TAFE members to rally in city today14-12-2011
A giant Christmas card signed by TAFE AEU members is being hand delivered to the Minister for TAFE Tom Kenyon today, asking that he be Santa instead of Scrooge regarding skills training.
TAFE members will gather outside the DFEEST Building (11 Waymouth St) at 4.30pm to call for a guarantee that TAFE will survive.
That’s by no means certain, as the South Australian government has been pursuing reform of the vocational education sector based on a Victorian model which has devastated skills training there.
AEU SA President Correna Haythorpe says the sector faces a crippling double whammy, with the reform agenda coinciding with the current round of budget cuts and job losses.
“It’s little wonder TAFE staff fear for the future of their sector,” she says.
“The government is rushing headlong into reform without proper analysis of the Victorian debacle - since opening its VET sector to private training organisations 16 of that state’s 18 TAFEs have run at a loss and face collapse.”
“This so-called ‘reform’ pits TAFE against private providers intent only on profits. Our Victorian colleagues report that private providers are cherry picking the most lucrative courses and skimping on the quality of training. This bolsters their bank balances and leaves TAFE to do the hard yards providing the more expensive courses. We don’t want that to happen here,” she said.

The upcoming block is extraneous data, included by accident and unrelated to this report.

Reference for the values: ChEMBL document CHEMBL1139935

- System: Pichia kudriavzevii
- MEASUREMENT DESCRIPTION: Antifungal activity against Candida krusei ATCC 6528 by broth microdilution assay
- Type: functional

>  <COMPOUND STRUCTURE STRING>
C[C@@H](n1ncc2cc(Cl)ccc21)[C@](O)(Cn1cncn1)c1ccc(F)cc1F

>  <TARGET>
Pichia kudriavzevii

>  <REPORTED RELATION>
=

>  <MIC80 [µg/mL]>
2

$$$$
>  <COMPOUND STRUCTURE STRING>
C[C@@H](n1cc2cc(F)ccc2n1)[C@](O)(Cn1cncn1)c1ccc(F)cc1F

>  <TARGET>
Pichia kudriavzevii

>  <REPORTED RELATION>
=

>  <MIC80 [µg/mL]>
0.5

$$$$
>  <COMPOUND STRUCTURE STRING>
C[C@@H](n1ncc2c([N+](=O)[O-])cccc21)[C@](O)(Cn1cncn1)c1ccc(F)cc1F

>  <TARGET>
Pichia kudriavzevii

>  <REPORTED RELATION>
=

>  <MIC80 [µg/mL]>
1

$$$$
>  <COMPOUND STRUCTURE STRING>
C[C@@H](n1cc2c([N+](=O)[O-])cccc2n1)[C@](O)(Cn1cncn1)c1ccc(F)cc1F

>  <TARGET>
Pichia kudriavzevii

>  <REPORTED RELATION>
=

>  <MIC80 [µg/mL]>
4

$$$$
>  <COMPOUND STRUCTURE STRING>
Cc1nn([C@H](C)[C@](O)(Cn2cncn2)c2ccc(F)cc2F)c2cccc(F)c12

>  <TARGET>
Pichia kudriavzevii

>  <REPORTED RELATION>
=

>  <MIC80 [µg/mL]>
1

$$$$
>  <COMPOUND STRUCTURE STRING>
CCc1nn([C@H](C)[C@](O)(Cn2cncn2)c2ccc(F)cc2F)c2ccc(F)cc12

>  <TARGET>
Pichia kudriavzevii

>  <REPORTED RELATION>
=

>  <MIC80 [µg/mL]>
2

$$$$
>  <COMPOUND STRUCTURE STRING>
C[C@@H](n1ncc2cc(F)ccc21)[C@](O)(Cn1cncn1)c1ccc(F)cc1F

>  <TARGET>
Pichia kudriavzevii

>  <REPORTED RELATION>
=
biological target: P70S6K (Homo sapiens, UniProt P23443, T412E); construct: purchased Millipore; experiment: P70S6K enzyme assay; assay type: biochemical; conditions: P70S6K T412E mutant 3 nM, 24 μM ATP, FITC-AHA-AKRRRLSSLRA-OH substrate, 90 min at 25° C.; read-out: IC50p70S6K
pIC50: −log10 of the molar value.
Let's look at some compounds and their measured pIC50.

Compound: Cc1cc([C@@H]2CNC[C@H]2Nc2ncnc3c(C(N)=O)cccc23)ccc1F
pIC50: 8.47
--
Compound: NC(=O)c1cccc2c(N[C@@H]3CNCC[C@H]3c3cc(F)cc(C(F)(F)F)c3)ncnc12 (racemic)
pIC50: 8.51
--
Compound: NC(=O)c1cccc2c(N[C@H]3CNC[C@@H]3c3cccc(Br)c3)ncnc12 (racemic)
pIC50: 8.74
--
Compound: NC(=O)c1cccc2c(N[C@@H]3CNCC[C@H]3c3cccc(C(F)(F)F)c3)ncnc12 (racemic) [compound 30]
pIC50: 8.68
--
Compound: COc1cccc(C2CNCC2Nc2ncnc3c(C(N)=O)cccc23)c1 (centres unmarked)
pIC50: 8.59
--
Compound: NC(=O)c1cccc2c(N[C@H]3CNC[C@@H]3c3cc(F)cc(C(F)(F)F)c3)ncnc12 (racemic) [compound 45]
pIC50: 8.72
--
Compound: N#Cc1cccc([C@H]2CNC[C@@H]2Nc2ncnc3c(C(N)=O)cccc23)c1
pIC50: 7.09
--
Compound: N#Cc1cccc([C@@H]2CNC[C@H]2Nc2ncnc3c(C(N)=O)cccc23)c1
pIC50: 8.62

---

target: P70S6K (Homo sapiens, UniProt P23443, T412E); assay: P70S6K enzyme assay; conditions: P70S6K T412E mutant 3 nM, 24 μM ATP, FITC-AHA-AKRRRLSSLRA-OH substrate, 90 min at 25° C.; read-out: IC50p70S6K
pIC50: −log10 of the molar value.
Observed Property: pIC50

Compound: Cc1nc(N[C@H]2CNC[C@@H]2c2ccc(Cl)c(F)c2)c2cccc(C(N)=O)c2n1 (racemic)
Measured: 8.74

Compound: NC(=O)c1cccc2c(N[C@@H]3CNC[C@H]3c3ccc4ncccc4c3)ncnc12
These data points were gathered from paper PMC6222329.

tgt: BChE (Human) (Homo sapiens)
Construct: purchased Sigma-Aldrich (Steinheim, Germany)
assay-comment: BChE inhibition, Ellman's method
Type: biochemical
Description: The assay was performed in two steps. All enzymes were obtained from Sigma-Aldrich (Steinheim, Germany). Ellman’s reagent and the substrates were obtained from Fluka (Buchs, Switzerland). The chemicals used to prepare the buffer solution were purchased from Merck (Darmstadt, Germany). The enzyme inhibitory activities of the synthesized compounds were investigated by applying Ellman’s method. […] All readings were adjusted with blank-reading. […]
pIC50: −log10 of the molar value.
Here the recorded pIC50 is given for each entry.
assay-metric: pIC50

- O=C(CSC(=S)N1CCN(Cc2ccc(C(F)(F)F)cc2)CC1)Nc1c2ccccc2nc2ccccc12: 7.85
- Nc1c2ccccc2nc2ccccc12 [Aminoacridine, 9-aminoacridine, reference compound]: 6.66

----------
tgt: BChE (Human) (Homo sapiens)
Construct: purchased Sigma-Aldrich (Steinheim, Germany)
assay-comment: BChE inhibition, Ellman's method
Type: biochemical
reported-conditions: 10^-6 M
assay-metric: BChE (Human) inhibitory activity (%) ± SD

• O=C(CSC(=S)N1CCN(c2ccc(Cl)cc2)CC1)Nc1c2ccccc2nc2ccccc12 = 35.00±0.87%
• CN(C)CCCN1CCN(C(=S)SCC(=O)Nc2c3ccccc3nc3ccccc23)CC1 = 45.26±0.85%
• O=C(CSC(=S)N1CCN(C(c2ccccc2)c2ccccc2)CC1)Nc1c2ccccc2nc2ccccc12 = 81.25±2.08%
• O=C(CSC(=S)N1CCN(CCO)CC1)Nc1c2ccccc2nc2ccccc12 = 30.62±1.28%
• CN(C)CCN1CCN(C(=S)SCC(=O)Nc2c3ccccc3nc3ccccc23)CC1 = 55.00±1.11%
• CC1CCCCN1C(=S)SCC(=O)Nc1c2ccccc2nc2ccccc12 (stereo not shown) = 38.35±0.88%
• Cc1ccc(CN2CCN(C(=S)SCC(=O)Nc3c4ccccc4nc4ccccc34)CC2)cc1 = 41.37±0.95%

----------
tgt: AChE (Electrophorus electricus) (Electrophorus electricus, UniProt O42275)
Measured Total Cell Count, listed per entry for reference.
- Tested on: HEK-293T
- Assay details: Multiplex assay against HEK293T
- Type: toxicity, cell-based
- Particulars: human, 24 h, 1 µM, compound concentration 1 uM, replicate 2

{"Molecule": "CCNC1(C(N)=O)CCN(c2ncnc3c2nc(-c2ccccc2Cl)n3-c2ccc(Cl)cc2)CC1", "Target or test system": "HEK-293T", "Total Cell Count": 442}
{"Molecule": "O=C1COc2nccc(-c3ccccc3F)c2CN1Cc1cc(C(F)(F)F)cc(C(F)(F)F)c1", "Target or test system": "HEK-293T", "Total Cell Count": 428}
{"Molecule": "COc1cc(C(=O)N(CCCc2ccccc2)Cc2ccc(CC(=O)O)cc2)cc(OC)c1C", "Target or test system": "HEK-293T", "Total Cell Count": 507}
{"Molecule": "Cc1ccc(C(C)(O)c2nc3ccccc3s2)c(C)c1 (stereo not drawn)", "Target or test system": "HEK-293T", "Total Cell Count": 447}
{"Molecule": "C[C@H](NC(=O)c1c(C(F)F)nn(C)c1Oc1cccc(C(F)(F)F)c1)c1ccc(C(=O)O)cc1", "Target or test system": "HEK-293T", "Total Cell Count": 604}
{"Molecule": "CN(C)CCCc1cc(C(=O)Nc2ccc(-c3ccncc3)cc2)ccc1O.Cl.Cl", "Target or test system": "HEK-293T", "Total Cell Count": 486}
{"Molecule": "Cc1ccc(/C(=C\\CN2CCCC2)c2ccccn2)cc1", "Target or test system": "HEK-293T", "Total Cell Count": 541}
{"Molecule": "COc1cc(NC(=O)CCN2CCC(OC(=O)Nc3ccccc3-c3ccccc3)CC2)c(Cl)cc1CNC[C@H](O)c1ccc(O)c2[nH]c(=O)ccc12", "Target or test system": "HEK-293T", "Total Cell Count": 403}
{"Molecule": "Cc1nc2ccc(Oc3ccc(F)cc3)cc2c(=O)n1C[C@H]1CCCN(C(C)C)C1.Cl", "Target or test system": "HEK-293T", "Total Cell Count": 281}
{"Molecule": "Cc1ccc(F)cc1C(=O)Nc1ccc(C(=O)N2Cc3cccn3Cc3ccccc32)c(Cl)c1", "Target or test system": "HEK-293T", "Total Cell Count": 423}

“Yet now we have the South Australian government’s “Skills for All” agenda that’s practically a carbon copy of the discredited Victorian scheme.”
“We’re not content for the Minister to simply claim that Skills for All is different; we want a guarantee that the disaster across the border won’t be repeated here.”
“Our Christmas wish of the Minister is for him to put the implementation of Skills for All on hold until there’s been a forensic examination of what went so terribly wrong interstate,” Ms Haythorpe says.
“We then want him to make public the precise details of how Skills for All differs so that we can judge whether the safeguards it’s claimed have been developed are sufficient to ensure that TAFE survives as the provider of choice.”
“There’s also a fundamental issue of student access to quality training; this isn’t just an argument about privatisation – it’s also about ensuring students get the rich quality courses they deserve to emerge with real qualifications and strong job prospects."